Democrats hoped to use Senate consideration of the Keystone XL oil pipeline to get Republicans on the record about climate change and to resurrect parts of a bipartisan energy-efficiency bill doomed by pipeline politics last year.
The first bill of the Republican-controlled Senate seeks to approve construction of the long-delayed pipeline. Democrats and Republicans plan to use the debate, which is expected to drag into next week, to score political points.
Sen. Bernie Sanders, a Vermont independent, said Tuesday he’d offer an amendment that would have Congress acknowledge global warming is real and is caused by human activities. It also says the U.S. must move away from fossil fuels as rapidly as possible.
Sen. Edward Markey, D-Mass, said he’d push for an addition to the bill that would bar oil from the pipeline, and block the gasoline and other products refined from it, from being exported.
Both are expected to be long shots in a Senate controlled by Republicans, many of whom question global warming, and who said they were readying another measure to lift a ban on crude-oil exports.
“That oil should not come to our country, go right through it, and out,” Markey said. He and other Democrats also hinted that they’d seek to close a loophole that exempts tar-sands oil imported into the U.S. from being taxed for an oil-spill-cleanup fund.
Full-blown debate on the bill continued Tuesday after the Senate agreed 63-32 Monday to begin deliberating the measure.
Sen. John Hoeven of North Dakota, the lead Republican sponsor of the measure, said that the additions will “help us build the right kind of energy plan for our country.”
But Sen. Maria Cantwell of Washington, the top Democrat on the Senate energy committee, said the bill represents 19th century energy policy, not the clean energy that should be embraced in the 21st century.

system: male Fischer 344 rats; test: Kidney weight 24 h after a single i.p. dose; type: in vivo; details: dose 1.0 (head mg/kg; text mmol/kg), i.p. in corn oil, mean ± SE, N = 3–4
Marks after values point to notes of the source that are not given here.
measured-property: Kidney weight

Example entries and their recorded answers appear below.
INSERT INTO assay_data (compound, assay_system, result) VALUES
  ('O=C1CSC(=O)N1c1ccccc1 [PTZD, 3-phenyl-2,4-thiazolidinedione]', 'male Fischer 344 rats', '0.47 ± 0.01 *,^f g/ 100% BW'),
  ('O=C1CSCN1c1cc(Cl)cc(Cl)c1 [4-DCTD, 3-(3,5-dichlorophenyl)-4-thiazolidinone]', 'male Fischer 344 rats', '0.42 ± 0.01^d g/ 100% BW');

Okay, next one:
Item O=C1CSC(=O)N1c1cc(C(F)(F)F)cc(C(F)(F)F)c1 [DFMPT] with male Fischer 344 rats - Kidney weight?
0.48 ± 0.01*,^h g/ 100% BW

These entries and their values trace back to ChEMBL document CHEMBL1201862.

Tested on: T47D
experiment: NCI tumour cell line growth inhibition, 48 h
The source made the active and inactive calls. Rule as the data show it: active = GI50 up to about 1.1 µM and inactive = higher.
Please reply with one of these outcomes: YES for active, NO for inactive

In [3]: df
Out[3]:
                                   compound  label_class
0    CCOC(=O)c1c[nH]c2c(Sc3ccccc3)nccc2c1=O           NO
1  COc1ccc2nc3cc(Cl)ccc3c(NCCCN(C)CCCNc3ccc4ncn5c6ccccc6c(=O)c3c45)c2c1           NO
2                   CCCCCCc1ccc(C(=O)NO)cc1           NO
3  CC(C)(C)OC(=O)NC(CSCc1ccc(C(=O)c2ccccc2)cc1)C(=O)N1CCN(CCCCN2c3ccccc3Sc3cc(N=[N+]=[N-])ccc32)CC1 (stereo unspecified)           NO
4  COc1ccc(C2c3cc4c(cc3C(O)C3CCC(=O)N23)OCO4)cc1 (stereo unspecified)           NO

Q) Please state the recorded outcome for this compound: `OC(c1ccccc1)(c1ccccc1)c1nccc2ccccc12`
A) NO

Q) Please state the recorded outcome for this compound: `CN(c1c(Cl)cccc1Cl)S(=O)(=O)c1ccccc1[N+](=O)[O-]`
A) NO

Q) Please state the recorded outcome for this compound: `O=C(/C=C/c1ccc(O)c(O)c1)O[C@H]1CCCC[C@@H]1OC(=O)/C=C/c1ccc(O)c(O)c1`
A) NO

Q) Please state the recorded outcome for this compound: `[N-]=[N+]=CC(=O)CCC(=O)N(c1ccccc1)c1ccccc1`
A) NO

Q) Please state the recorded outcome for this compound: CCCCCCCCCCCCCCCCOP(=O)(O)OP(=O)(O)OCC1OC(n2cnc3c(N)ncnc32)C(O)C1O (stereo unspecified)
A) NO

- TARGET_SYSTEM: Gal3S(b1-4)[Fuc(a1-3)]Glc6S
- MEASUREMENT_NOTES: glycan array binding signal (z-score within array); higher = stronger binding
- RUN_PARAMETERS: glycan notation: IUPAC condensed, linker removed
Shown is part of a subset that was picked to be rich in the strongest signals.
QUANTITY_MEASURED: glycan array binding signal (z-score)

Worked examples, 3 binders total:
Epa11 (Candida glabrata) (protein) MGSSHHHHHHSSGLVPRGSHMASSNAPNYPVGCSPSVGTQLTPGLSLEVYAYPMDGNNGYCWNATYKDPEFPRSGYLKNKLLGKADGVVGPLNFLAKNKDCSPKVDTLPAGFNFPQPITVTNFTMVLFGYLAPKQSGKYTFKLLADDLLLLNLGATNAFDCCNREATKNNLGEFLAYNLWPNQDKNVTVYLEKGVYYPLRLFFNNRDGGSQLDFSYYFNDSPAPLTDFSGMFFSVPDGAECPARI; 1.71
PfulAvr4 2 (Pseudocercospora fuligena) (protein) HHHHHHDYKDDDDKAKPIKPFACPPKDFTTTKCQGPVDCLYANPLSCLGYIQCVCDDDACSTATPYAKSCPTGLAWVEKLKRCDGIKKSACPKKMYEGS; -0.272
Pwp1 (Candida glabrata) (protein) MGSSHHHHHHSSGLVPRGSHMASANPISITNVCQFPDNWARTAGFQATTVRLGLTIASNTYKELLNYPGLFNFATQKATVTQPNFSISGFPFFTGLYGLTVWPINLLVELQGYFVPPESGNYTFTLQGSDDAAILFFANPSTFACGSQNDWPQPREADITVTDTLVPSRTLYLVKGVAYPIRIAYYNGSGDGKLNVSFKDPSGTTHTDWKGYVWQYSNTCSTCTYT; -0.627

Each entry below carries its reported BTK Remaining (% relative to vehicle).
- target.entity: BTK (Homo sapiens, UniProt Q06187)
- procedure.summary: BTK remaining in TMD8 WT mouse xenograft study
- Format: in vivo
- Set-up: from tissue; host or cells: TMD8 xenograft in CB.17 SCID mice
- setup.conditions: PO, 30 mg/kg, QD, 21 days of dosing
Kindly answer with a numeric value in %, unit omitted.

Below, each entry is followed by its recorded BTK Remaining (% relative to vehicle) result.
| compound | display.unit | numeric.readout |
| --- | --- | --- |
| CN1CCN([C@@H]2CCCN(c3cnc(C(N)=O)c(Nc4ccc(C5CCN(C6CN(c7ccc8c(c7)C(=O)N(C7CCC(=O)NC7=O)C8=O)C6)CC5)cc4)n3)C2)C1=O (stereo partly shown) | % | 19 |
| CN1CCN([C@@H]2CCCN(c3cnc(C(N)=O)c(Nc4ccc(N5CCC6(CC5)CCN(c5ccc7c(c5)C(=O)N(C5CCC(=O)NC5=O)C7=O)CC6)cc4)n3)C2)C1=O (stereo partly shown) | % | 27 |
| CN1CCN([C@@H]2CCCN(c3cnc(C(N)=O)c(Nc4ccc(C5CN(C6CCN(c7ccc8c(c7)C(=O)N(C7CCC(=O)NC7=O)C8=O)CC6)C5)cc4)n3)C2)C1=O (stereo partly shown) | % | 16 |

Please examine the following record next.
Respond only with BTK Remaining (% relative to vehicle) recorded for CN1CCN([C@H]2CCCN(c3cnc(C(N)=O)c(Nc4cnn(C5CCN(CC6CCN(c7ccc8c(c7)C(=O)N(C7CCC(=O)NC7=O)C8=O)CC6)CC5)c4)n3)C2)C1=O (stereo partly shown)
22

The 1,179-mile pipeline would carry an estimated 800,000 barrels of crude oil a day from Canada to Nebraska, where it would connect with existing pipelines on its way to Gulf Coast refineries.
The bipartisan 63-32 vote was three more than the 60 required, and well above the level the measure ever gained in recent years when Democrats controlled the Senate. But Republicans will need to secure more Democratic support to override a veto, as has been repeatedly threatened by the White House.
The measure has sparked intense debate over the Canada-to-Texas pipeline’s potential impact on employment and the environment. While the project was proposed six years ago, the White House opposes the legislation as long as the administration is still conducting its formal review.
But with more than enough votes at their command, Republican and Democratic supporters said they hoped the legislation could win final approval and be sent to the White House by the end of next week.
Republican leaders were anxious to get started Tuesday.
“We support an open process, but not an open-ended one,” said Senate Majority Leader Mitch McConnell of Kentucky, who urged Democrats to file their amendments and said, “We won’t be dissuaded from our path.”